Netflix’s adaptation of Stephen King’s novella 1922 (2017, directed by Zak Hilditch) is a tale of murder, guilt, and retribution.
Wilfred James (Thomas Jane) and his wife Arlette (Molly Parker) live with their 14-year-old son Henry (Dylan Schmid) in Hemingford Home, Nebraska on their farm, but it’s not a happy home. Arlette has never taken to the farming life and is unhappy, wanting to sell off the 100 acres she received from her father and move to Omaha, where she has dreams of opening a dress shop. Wilf, on the other hand, scorns city life, and feels that a man has two things that gives his life meaning: his land and his son. He covets his wife’s 100 acres, and her desire to sell, divorce him and abscond to the city with Henry puts dark thoughts into his head. He’s come to hate his wife, and works to turn Henry against against her, mostly by suggesting that he’d never see his girl, Shannon (Kaitlyn Bernard) again.
His poisonous whisperings into his son’s ear convinces the boy to help him put an end to Arlette. One night Wilf lies to his wife and tells her he’s changed his mind; she should sell her land and they’d all move to the city. A jubilant Arlette celebrates by drinking, and while she sleeps off the alcohol, they do the deed. Henry holds a canvas bag over her head while Wilf attempts to cut her throat with a knife, but he botches it and it’s far from clean and quick. After a bloody struggle, they dump her body into the empty well behind the house and spend the rest of the night cleaning up the blood.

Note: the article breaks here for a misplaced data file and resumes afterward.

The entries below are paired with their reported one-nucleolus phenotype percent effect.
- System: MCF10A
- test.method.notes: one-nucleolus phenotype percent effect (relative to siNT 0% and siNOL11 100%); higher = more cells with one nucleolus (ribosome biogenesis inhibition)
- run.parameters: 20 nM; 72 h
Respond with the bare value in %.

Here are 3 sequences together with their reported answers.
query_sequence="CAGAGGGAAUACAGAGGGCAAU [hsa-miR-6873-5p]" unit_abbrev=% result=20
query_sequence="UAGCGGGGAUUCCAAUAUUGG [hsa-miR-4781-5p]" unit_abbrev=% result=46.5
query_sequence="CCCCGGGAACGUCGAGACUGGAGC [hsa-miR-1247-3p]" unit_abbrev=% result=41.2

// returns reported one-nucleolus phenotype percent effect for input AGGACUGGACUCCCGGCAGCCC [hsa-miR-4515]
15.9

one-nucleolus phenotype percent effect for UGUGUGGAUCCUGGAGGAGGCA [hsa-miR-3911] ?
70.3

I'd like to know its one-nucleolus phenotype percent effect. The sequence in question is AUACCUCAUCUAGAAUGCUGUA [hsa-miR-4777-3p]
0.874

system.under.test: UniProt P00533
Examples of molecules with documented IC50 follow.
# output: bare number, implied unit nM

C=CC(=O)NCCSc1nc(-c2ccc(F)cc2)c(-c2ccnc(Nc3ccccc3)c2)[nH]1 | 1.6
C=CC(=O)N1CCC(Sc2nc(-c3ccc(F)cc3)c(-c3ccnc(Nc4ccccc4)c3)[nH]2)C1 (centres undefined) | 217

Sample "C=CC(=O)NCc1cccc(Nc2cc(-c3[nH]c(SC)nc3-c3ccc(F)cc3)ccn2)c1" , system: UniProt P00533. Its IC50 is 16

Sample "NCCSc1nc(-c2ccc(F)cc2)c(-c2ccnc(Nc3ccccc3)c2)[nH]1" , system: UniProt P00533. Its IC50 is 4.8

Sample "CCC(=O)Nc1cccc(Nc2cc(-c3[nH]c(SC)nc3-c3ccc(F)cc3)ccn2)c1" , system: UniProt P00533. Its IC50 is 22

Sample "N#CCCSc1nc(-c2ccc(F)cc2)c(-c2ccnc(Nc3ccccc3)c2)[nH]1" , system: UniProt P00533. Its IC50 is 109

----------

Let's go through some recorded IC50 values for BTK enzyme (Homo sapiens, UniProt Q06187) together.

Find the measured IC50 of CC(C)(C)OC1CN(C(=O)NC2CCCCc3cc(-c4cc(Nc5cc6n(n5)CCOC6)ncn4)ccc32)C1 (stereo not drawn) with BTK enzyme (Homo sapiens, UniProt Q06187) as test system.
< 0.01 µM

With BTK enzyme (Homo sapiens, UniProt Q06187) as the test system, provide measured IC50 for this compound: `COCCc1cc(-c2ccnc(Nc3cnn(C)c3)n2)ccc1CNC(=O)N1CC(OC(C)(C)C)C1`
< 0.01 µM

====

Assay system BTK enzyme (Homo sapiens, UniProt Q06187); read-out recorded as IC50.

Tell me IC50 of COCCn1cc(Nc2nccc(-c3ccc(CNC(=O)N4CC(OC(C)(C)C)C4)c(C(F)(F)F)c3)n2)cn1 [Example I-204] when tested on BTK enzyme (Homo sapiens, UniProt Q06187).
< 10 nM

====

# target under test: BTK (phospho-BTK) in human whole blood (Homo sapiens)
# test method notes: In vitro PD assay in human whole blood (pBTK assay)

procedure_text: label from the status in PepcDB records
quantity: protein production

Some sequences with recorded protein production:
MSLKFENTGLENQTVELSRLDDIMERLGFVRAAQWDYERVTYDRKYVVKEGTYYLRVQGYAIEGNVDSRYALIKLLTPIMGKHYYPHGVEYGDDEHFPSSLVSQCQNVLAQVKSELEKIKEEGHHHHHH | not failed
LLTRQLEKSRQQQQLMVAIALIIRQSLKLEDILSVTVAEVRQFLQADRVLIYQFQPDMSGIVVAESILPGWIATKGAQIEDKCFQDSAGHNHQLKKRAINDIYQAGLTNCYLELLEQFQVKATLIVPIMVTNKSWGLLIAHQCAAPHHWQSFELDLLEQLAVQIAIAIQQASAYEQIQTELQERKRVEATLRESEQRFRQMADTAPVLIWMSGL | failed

Wilf promised his son that once Arlette was gone, they could go on and live the life they wanted, but naturally this was not to be. In horrific Stephen King fashion, a tragic series of events unfold leading to Wilf losing everything he holds dear.
Thomas Jane is an actor I’m not familiar with, but he’s a revelation in this movie. His subtle and understated portrayal of the laconic, intense Wilford James was impressive, as was the rest of the supporting cast. The real horror is the psychological implications of murder, but there’s just enough guts and supernatural gore to give you the willies and remind you you’re watching vintage King.
I first came across 1922 in King’s book of novellas, Full Dark No Stars, a couple of years ago, and can’t sing its praises enough. I’ve always felt King is strongest with short fiction, and 1922 is a great example of what he can do with the limits of the short form. This film version perfectly captures the dark heart of the story, of a man turning to evil to hold onto his version of heaven, only to find hell instead.